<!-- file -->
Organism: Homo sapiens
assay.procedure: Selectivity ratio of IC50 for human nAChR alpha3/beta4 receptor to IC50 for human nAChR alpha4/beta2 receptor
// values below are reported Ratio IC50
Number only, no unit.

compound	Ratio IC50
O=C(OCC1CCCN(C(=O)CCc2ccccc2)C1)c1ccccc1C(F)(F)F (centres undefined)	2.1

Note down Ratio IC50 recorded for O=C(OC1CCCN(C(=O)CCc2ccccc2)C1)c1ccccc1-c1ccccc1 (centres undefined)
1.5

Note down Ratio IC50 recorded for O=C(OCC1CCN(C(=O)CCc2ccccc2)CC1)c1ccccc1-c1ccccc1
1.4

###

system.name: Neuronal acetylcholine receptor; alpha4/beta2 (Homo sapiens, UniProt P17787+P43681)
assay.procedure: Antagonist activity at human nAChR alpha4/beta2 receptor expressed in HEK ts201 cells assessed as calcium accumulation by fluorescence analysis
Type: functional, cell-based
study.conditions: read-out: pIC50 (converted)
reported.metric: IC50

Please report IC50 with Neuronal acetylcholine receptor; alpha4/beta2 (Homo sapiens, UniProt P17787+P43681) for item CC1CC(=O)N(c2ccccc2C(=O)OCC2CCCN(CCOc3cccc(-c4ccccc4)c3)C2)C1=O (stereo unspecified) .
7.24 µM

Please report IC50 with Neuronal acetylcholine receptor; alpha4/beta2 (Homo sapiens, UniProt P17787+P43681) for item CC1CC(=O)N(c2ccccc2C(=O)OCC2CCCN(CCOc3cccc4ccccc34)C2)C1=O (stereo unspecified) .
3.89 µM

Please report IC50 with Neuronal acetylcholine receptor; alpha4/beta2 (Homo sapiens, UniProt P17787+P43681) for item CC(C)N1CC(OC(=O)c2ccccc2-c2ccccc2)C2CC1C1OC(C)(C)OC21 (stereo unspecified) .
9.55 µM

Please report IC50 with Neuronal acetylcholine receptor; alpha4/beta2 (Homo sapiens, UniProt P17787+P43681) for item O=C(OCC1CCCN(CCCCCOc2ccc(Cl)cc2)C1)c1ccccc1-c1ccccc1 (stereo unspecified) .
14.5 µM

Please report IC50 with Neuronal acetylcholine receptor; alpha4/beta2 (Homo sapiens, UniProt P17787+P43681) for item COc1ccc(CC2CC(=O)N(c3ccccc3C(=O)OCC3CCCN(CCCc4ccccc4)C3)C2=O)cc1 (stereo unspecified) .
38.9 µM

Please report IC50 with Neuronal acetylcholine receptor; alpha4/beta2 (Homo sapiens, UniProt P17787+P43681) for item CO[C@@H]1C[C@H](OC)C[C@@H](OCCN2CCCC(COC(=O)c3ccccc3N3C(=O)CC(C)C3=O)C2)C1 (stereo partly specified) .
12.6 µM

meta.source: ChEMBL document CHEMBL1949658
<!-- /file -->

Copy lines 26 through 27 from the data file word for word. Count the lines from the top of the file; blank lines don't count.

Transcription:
38.9 µM

Please report IC50 with Neuronal acetylcholine receptor; alpha4/beta2 (Homo sapiens, UniProt P17787+P43681) for item CO[C@@H]1C[C@H](OC)C[C@@H](OCCN2CCCC(COC(=O)c3ccccc3N3C(=O)CC(C)C3=O)C2)C1 (stereo partly specified) .